Finding Alternate Funding for Environmental Projects
Senior Research Specialist and Technical Associate
Environmental nonprofits have been worried ever since the Trump administration put a temporary freeze on the Environmental Protection Agency's grant programs in late January. Fortunately, that freeze was short-lived.
In May, the administration's budget proposal advocated for a 31 percent decrease in the EPA's budget, including the elimination of more than 50 programs. In late July, though, the House Appropriations Committee approved cuts of "only" 6.5 percent, for a total of just over $500 million. While the proposed decrease isn't as severe as initially anticipated, it would still affect numerous organizations and projects.
So where else can nonprofits working with the environment turn for funding?
If your organization has previous experience applying for and managing federal government grants, you may first want to look at other federal agencies. While cuts may happen across the board (for example, the Department of the Interior is looking at a seven percent cut), other agencies may have programs targeted to your specific interests. In addition to the EPA and the DOI, other agencies that offer occasional environmental funding include the National Oceanic and Atmospheric Administration, the National Science Foundation, the National institutes of Health, and the departments of Agriculture, Commerce, Energy, and Health and Human Services.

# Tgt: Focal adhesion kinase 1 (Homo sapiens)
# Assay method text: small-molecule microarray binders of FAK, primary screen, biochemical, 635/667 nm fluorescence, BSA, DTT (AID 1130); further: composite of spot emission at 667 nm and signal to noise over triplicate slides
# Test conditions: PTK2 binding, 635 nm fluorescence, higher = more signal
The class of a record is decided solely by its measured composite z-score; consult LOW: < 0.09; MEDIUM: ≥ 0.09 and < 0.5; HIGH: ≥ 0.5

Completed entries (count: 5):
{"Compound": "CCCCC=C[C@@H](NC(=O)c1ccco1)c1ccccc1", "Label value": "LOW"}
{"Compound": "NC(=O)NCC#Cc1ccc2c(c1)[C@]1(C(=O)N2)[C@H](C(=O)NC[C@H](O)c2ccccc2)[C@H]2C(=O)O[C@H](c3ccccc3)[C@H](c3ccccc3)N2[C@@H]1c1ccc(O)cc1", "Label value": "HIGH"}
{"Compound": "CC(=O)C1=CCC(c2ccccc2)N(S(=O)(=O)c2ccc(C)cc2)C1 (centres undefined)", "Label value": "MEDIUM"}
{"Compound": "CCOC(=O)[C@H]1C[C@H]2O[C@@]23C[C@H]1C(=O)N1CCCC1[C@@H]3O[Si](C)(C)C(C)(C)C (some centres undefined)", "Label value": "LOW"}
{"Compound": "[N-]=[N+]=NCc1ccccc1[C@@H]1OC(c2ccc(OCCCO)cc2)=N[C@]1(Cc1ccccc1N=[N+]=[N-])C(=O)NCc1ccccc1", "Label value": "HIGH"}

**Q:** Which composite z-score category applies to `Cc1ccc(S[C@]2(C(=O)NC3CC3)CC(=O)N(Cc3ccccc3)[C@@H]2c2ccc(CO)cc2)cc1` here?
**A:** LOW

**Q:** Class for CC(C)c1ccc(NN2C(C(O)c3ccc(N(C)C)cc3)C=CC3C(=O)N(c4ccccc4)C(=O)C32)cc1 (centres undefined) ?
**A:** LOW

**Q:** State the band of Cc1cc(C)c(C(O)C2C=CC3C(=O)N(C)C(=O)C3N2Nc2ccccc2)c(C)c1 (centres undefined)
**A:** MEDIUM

On a state level, you can investigate your department of natural resources, the department managing parks and lands, and the divisions of wildlife and forestry. Many states also have other targeted agencies and offices. (Be sure to check out GrantStation's lists of state government funders.)
In the for-profit sector, many companies are now highly interested in sustainability and green initiatives, and this interest carries over to corporate giving programs. Corporations as varied as Patagonia (which sells outdoor gear) and Wells Fargo offer programs that address environmental issues. Figure out what companies work in your area, and see if they have any programs that could help you.
There are also a wealth of private funders supporting environmental efforts. (And of course, GrantStation can help you find these funders.) Organizations like the Environmental Grantmakers Association, whose 200 or so members represent about 40 percent of private environmental grantmaking, can give you an idea of which funders are out there, and help you keep track of where environmental grant trends are going.
Despite the mindset of the current administration, we are always going to need clean air to breathe and clean water to drink, and green spaces in which to refresh and reflect. With some research and work, you can help ensure that your important environmental programs get the funding they deserve.
Next time, we'll be looking at grants targeting education.
Action steps you can take today
The EPA isn't the only federal agency targeting the environment. Check out some of the others.
Your state likely has numerous agencies targeting environmental issues. Do some research.
As more businesses "go green," more corporate giving programs are funding environmental work. Contact the companies in your area.
Share this article
Want to keep up with the latest at GrantStation?
Sign up for our free weekly newsletter, the GrantStation Insider.